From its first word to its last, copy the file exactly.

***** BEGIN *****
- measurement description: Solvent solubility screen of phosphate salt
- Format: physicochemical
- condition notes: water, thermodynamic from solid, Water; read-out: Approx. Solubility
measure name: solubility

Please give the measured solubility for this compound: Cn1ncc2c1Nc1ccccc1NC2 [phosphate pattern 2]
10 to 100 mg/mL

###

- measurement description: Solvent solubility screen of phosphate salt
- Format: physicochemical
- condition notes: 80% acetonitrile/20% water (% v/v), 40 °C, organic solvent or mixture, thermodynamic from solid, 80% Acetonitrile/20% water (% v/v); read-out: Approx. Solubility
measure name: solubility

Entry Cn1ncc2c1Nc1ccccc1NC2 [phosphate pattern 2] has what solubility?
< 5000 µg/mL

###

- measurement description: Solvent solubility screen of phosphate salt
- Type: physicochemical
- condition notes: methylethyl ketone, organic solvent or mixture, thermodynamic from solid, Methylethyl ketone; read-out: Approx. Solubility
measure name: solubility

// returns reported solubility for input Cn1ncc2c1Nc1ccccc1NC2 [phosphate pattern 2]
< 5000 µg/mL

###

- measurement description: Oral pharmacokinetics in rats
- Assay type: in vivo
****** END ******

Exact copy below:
- measurement description: Solvent solubility screen of phosphate salt
- Format: physicochemical
- condition notes: water, thermodynamic from solid, Water; read-out: Approx. Solubility
measure name: solubility

Please give the measured solubility for this compound: Cn1ncc2c1Nc1ccccc1NC2 [phosphate pattern 2]
10 to 100 mg/mL

###

- measurement description: Solvent solubility screen of phosphate salt
- Format: physicochemical
- condition notes: 80% acetonitrile/20% water (% v/v), 40 °C, organic solvent or mixture, thermodynamic from solid, 80% Acetonitrile/20% water (% v/v); read-out: Approx. Solubility
measure name: solubility

Entry Cn1ncc2c1Nc1ccccc1NC2 [phosphate pattern 2] has what solubility?
< 5000 µg/mL

###

- measurement description: Solvent solubility screen of phosphate salt
- Type: physicochemical
- condition notes: methylethyl ketone, organic solvent or mixture, thermodynamic from solid, Methylethyl ketone; read-out: Approx. Solubility
measure name: solubility

// returns reported solubility for input Cn1ncc2c1Nc1ccccc1NC2 [phosphate pattern 2]
< 5000 µg/mL

###

- measurement description: Oral pharmacokinetics in rats
- Assay type: in vivo